Drinking In The Sun Is More Dangerous Than You Think

I have upsetting news for you: Your summer day parties may be giving you skin cancer. Not exactly the news you want to hear during the hottest months of the year, when pool parties and cookouts are par for the course, but take it from us — as long as alcohol is involved, you'll want to stay inside.

We all know that our inhibitions are lowered when we sip any drink containing alcohol, but what does that have to do with your skin? It turns out, lots. When your inhibitions are lowered and you get more careless, the chances of you applying and reapplying sunscreen are dramatically lower. Additionally, when you attend summer events where drinking outdoors is common, you naturally just spend more time under direct sunlight.

So clearly, those things put you at a greater risk for a burn — and, subsequently, melanoma. But it doesn't stop there.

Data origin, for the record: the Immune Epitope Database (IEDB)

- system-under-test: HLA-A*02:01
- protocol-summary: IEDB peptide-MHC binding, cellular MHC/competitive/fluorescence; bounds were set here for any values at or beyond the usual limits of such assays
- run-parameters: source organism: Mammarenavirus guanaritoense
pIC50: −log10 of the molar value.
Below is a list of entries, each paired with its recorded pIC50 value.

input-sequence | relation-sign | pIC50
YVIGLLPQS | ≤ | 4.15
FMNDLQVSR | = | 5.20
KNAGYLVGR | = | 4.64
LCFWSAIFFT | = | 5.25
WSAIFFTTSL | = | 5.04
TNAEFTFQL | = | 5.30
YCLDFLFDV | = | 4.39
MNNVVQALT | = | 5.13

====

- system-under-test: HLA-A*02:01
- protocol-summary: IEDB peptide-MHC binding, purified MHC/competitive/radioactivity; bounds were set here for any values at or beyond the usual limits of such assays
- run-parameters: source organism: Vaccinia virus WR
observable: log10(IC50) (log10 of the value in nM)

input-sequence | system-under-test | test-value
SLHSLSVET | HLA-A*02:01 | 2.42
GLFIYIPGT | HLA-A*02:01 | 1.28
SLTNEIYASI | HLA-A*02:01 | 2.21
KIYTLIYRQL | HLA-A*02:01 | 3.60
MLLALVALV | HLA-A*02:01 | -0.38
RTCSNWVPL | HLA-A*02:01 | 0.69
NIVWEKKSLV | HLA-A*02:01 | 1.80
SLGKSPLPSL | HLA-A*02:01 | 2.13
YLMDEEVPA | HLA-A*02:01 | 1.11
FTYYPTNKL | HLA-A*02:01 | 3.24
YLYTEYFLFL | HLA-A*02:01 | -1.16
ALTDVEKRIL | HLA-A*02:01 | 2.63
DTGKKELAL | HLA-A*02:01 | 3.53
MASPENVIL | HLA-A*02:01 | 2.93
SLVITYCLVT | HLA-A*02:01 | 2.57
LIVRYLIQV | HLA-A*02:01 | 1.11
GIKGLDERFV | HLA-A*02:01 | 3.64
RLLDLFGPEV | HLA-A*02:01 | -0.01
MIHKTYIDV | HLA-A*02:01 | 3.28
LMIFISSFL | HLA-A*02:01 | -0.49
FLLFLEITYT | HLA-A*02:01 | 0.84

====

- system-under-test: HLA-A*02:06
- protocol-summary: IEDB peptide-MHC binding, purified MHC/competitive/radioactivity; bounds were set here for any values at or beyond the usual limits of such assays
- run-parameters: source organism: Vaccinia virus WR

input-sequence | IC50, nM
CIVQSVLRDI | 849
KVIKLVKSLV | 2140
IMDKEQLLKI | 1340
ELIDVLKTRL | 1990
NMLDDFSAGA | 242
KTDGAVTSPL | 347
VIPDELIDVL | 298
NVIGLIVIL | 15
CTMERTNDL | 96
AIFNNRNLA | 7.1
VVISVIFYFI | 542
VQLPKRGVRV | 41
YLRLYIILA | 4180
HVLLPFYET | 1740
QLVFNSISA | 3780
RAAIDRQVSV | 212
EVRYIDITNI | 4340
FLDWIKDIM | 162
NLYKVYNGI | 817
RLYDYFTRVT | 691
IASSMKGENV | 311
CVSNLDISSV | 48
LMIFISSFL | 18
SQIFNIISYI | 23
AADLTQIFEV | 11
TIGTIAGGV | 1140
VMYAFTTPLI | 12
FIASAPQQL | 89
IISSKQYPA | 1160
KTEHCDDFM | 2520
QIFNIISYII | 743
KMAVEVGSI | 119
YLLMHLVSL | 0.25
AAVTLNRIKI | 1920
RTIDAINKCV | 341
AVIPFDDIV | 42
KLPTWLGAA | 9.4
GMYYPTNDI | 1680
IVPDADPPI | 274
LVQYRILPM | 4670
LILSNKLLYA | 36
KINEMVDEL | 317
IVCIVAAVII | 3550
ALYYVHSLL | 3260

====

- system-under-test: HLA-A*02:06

"Research has shown that people who consumed alcohol during time spent at the beach had more severe sunburns compared to non-drinkers," revealed experts from the University of Milan-Bicocca, the Karolinska Institute in Stockholm, and the Icahn School of Medicine at Mount Sinai in New York. Participants in the study spent equal amounts of time in the sun and received different severities of skin damage. So regardless of how much time you're spending in the sun, alcohol makes your sunburns worse.

And it "can substantially enhance cellular damage and subsequently lead to formation of skin cancers," explained the same group of researchers. Coupled with UV radiation, alcohol impairs the body's immune response. Therefore, your skin's defenses are down, and you are at greater risk for cellular damage after you've downed a few beers.

Regardless of how fun it sounds, think twice about bringing a cooler with you on your summer beach trip. You could be doing your skin cells more damage than it's worth.